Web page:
Faith groups in sub-Saharan Africa are mobilising to protect the environment in what the Alliance of Religions and Conservation (ARC) believes is the biggest civil society movement on climate change the continent has seen.
This month, 26 Christian, Muslim and Hindu groups, which between them have 183.86 million followers, will launch long-term action plans on environmental care at a celebration organised by ARC. The Many Heavens One Earth Our Continent celebration will be held from 18-20 September, 2012 at the All Africa Conference of Churches’ Desmond Tutu Conference Centre in Nairobi, Kenya. It will be attended by senior representatives of faith groups from Cameroon, Ethiopia, Ghana, Kenya, Nigeria, Rwanda, South Africa, Tanzania, Uganda and Zimbabwe.
The plans, which have been developed over the past 18 months, outline the environmental actions the faith groups commit to taking over the next seven years and include each group’s faith mandate to protect the environment. In particular, the plans focus on practical action to:
• Plant millions of trees across Africa;
• Launch major awareness campaigns on the environment and global warming;
• Engage in extensive environmental education (more than half the schools in these countries are run by the faiths; they also have huge influence in community groups, women's groups and youth networks);
• Train their people in sustainable farming.
“With 90 per cent of Africa’s population being either Christian or Muslim, the way to the heart of Africa is through faith. And faith is at the heart of these plans,” says ARC Secretary General Martin Palmer. “Faith groups all around Africa are rediscovering how the mandate to protect the richness of God’s Creation is clearly set out in their holy texts and this is leading to profound practical action – everything from restoring habitats and planting trees to reducing energy use and training young people in environmental care and protection.”
Mr Palmer added: “In 2009, when 31 faith groups from around the world launched long-term plans on the environment at ARC’s Windsor Celebration, UN Assistant Secretary-General Olav Kjørven described it as ‘potentially the biggest civil society movement on climate change in history’ and ‘the biggest mobilisation of people and communities that we have ever seen on this issue’.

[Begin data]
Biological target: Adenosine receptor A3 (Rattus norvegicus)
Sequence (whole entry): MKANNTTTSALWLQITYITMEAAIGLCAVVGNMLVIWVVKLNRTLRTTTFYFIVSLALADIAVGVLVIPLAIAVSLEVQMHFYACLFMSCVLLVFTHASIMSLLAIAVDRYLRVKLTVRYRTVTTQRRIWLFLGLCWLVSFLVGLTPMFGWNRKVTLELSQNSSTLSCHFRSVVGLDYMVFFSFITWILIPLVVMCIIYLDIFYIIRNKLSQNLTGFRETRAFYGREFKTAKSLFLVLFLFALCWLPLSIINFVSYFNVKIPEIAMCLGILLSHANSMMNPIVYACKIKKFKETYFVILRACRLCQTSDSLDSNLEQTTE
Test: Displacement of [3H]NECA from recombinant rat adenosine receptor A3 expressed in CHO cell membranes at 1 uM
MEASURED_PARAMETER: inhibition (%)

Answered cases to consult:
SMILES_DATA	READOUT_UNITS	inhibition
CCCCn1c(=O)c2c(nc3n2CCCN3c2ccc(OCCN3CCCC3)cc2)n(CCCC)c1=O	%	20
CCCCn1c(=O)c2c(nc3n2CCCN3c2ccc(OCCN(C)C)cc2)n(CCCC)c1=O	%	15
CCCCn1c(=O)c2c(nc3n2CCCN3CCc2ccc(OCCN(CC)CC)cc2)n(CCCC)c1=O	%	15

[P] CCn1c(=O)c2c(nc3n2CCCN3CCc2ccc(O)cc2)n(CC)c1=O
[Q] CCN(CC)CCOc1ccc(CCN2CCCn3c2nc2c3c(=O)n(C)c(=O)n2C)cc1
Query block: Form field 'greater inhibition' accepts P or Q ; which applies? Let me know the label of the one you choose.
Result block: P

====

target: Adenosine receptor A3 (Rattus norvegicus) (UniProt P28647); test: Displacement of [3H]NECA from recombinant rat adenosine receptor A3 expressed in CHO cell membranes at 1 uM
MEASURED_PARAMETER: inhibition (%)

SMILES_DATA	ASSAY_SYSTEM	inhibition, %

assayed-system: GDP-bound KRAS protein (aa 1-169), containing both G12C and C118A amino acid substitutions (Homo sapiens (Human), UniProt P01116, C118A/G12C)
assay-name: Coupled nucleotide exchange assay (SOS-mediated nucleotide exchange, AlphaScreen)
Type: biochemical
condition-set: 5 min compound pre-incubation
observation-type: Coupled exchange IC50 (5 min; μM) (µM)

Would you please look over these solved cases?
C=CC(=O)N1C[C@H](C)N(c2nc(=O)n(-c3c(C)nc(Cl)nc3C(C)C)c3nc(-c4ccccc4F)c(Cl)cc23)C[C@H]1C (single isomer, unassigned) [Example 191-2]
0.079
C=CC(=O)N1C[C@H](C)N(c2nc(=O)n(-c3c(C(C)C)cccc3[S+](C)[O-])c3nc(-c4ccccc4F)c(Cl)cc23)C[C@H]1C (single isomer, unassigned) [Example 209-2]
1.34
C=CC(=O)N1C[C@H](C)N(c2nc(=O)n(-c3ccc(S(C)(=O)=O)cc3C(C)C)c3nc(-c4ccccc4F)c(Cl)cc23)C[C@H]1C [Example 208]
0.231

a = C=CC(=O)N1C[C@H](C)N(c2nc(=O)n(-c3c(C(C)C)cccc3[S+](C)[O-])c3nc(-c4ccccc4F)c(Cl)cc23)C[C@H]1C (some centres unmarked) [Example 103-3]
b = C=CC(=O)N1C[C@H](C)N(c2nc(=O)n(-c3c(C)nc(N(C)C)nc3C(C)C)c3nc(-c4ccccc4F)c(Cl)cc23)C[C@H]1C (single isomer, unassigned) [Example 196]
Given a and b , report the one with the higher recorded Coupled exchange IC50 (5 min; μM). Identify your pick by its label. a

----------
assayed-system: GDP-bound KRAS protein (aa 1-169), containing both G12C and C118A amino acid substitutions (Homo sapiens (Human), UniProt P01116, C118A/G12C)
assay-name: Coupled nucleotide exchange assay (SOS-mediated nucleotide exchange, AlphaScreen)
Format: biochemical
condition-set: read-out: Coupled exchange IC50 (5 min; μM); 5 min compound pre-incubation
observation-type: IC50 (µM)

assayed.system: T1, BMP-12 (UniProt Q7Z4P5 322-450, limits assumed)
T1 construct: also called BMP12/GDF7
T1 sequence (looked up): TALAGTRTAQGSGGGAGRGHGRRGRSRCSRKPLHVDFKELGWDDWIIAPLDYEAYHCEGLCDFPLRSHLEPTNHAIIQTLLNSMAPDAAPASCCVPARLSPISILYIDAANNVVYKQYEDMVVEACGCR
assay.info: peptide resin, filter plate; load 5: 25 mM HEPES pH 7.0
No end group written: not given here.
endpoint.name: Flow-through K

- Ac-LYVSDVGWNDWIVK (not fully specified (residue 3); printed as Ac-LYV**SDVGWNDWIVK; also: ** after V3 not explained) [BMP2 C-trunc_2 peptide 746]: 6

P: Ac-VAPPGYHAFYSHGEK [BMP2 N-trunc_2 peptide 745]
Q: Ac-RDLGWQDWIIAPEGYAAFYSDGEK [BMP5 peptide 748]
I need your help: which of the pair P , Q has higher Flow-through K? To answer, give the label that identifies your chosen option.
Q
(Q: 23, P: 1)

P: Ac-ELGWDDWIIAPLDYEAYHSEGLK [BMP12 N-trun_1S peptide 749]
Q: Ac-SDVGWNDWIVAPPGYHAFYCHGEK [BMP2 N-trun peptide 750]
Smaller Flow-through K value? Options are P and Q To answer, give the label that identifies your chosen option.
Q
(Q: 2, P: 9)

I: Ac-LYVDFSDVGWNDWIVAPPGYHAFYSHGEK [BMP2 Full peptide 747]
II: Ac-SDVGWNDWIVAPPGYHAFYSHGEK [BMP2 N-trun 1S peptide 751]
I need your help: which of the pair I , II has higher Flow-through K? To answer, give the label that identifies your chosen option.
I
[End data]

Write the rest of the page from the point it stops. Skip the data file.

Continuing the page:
“With these inspiring and carefully developed plans, African faith groups are also responding to the challenge facing our planet. We believe they constitute the biggest – and potentially the most important – civil society movement on climate change yet seen in Africa. Faith groups are the biggest element of civil society. They are trusted where politicians and governments are not and they are key to changing perceptions and behaviour to protect the planet.
"For example, for the first time, Ethiopia’s 40,000 mosques will each commit to planting 5,000 trees over the next three years. Some of them will become eco mosques, establishing woodlots in order to become self sufficient in their fuel supply. Each eco mosque will have its own tree-planting club running workshops and annual Tree Days as part of a wider effort to lead and educate the community in environmental action."
Other faith groups are also engaging in tree planting on a grand scale.
• In Uganda, the Muslim Green Top Tree planting project aims to distribute, plant and grow 2.5 million seedlings for fruit and agroforestry as part of its plan;
• The Council of Protestant Churches in Rwanda has committed to planting one million trees a year for the next seven years;
• Christians from the Northern Diocese of the Evangelical Lutheran Church in Tanzania propose planting 8.5 million trees as community forests in the deforested Mount Kilimanjaro region;
• Five million trees are to be planted at church and community levels in the Church of Uganda’s Bunyoro Kitara Diocese;
• The Evangelical Presbyterian Church in Ghana, along with the interfaith body, RELBONET, is mobilising 10,000 Christian and Muslim congregations to plant 7 million trees in seven years.
Alison Hilliard, co-ordinator of ARC’s Africa programme, says the launch of the long-term faith commitments marks an extraordinary moment for the environment in Africa. “These are exciting plans. Many are ambitious and will require outside funding and partnership to get them off the ground. Others will happen because the faith groups who have drawn them up are convinced that this is the right thing for them to do,” she says.
“Catholic leaders have called this a ‘moment of grace’ – a chance to move towards a different future. The Orthodox Christian Ecumenical Patriarch, Bartholomew, put it another way, calling this our ‘Kairos moment’: a moment where extraordinary things can happen – where we can act and offer a new vision of a new way of living. These long-term plans are part of that vision.”
The Nairobi celebration will also include the launch of faith pledges to protect wildlife in Africa, organised in partnership with WWF. In the past five years alone, rhino poaching has increased over 3,000 per cent while last year witnessed the highest recorded rates of elephant poaching in Africa. Illegal killing for trade is the biggest factor in the decline of these animals. While every faith has teachings about protecting creation, this will be the first time major faiths of Africa come together to pledge to protect wildlife species.
The Many Heavens One Earth Our Continent celebration is funded by the World Bank, with support from the Norwegian Ministry of Foreign Affairs and the USAID-supported Africa Biodiversity Collaborative Group. This programme has been supported by the World Bank as part of its TerrAfrica partnership, which involves 20 countries and focuses on land degradation in sub-Saharan Africa including sustainable land management such as agroforestry, water harvesting and erosion control.
For more information visit: http://www.arcworld.org.